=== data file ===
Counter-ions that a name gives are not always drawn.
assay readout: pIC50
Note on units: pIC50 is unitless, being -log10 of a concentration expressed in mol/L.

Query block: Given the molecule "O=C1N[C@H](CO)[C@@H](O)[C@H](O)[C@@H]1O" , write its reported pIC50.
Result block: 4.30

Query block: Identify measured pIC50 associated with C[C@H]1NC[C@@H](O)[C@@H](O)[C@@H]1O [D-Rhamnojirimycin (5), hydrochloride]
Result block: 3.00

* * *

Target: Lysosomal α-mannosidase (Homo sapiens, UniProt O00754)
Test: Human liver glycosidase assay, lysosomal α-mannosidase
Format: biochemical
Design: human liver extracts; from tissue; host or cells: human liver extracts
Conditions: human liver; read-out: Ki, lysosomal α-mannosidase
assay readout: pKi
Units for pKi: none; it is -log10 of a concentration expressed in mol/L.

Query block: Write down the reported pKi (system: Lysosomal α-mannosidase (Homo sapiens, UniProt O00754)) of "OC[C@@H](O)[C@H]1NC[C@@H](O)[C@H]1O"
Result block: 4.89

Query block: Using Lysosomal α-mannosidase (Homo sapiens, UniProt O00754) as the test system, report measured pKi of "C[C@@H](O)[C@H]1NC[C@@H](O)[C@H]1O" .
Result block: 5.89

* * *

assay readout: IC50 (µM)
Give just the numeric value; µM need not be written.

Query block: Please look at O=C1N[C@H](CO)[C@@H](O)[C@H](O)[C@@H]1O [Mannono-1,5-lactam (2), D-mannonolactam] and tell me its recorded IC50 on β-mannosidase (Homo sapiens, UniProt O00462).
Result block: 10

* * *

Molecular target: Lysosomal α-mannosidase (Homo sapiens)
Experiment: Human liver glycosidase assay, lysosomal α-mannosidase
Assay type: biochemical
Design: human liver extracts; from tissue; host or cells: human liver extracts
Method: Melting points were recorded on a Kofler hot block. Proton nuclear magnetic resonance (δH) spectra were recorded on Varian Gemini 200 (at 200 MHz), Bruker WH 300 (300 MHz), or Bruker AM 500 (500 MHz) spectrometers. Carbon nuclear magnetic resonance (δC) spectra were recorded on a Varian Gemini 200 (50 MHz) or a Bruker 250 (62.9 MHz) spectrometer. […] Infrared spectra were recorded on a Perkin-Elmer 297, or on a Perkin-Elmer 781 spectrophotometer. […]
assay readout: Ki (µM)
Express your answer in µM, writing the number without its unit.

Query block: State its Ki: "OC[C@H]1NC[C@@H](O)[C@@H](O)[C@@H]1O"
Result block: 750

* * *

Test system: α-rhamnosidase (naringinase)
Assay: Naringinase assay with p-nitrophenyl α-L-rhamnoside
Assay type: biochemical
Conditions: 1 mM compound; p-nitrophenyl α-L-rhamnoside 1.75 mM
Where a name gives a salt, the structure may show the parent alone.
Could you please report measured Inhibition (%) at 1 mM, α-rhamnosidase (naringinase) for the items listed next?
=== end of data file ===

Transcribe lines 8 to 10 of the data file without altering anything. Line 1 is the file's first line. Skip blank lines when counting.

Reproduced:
* * *

Target: Lysosomal α-mannosidase (Homo sapiens, UniProt O00754)
Test: Human liver glycosidase assay, lysosomal α-mannosidase